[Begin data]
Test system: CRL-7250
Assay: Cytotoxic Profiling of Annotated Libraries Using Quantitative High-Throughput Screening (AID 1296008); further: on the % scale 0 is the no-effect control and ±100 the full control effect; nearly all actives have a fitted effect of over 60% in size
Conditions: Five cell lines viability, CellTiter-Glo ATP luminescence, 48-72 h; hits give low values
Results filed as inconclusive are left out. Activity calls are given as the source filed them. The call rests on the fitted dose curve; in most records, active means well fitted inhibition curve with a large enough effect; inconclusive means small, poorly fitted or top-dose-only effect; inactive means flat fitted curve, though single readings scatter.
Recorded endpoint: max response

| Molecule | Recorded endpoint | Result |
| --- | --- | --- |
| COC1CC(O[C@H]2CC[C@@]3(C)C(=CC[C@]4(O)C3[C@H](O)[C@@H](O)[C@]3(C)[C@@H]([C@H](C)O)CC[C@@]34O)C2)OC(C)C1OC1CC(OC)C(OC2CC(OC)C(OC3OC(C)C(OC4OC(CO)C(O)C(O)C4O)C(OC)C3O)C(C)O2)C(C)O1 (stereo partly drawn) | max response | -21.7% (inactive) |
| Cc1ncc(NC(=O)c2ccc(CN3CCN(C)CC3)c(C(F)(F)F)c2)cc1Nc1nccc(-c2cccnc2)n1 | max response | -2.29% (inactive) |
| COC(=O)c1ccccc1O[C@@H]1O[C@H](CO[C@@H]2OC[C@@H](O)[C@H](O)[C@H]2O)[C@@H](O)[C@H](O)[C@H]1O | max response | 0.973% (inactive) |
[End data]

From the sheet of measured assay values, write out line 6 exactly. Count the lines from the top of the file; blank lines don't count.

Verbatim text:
| Molecule | Recorded endpoint | Result |